To me these soft spoken people with their expressive sign language, Holy Pipe and intricate kinship system, who had evolved one of the most remarkable schemes for communal living known to man, have always been a source of wonder and enchantment and the thudding of their drums, a call to tipi circle and camp fire. I have lived in their homes, sat in their councils, watched the purposeful steps of their dances, and been instructed in the meaning of their ceremonials which glow with color, beauty and spiritual significance. While I have know them only on reservations after their subjugation, their eyes still held the proud eagle look of far horizons and they still reverenced Mother Earth, the land. From them I knew I would eventually learn the truth about John Grass.
I soon discovered that the secrecy surrounding John Grass and the Sihasapa tribe stemmed from his participation in the destruction of Custer and his soldiers. Following that affair both John Grass’ importance and that of the Sihasapas were deliberately played down by the Sioux for his protection. This I realized had led to many of the inaccuracies made by white recorders, among them, the belief that the Sioux never had an overall Sovereign.
While engaged in this study I have traveled many trials covering thousands of miles in search of Indian and white history or to verify information. Many of the facts brought to light, like the true status of John Grass, are at variance with generally accepted statements about early day happenings. Such another instance is the stabbing of Gall. I have found several versions. It is purported to have taken place at three different forts, an Indian camp, by soldiers, by Indians and for various reasons. I have used the story told by John Grass. I believe it is the true account. It explains the remarkable life-time friendship between John Grass and Gall that surmounted personal jealousies and disagreements on policy in Sioux affairs which took place only after the Indians had been conquered and were under constant pressure by the government. It exemplified Kinship as known and practiced by John Grass when in 1913 he named Gall the second greatest Sioux, placing only the renowned Red Cloud before him.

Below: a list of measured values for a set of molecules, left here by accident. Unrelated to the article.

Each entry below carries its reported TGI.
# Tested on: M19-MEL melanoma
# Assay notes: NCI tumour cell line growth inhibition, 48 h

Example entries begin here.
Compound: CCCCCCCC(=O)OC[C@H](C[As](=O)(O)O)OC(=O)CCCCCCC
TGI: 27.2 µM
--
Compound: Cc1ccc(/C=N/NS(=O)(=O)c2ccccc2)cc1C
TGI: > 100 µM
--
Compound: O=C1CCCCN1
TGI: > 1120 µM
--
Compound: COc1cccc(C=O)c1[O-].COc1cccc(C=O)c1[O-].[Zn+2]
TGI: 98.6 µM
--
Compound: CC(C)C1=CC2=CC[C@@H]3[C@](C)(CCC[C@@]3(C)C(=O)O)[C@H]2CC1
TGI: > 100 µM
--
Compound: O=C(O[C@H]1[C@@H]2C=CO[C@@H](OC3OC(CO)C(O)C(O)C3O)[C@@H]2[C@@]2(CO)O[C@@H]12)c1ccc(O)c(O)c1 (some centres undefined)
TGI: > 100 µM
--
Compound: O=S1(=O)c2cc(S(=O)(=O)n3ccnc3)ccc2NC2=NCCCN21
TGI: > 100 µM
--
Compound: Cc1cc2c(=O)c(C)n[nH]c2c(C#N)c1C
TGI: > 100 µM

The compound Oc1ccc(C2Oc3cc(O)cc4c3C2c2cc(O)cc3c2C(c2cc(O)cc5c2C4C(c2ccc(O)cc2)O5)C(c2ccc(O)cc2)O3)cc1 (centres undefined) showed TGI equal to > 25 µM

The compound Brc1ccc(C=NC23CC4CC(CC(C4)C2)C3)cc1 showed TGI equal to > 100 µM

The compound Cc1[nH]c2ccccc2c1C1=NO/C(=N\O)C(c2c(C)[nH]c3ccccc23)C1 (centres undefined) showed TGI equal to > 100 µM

I found a vast historical data on John Grass preserved in The National Archives, The Smithsonian Institution, The Bureau of American Ethnology, The Library of Congress, The War Department and The Department of Indian Affairs, in Washington, District of Columbia’ I the State Historical Societies of North and South Dakota, Minnesota, Missouri and Kansas; in public and private libraries; in old Indian agency records, letters, ration and census rolls and other seemingly endless minutiae in the Archives of Standing Rock Agency, Fort Yates, North Dakota; in the writings of early day historians, missionaries, Indian Agents, army officers and other pioneer recorders. No other Indian has been more photographed and about no other Indian has there been so much speculation, conjecture and misunderstanding.
My study has also embraced the extensive literature on the lives of explorers, missionaries, scientists, artists, adventurers, fur traders, fur companies, steamboat companies and captains, military campaigns, everything that in any way touched upon the Sioux.
I was fortunate in beginning this work while the aged sister of John Grass, Drags Down The Enemy Woman, his last living close relative, was able to spend countless hours with me. From her I learned much of the intimate life of her famous brother and the members of his household, a clearer concept of the Indian home and woman’s place in Sioux economy. In Standing Rock Agency records she was known as Theresa Cross – Theresa being her Christian baptismal name; Cross the abbreviation of her husband’s name, Chief Cross Bear.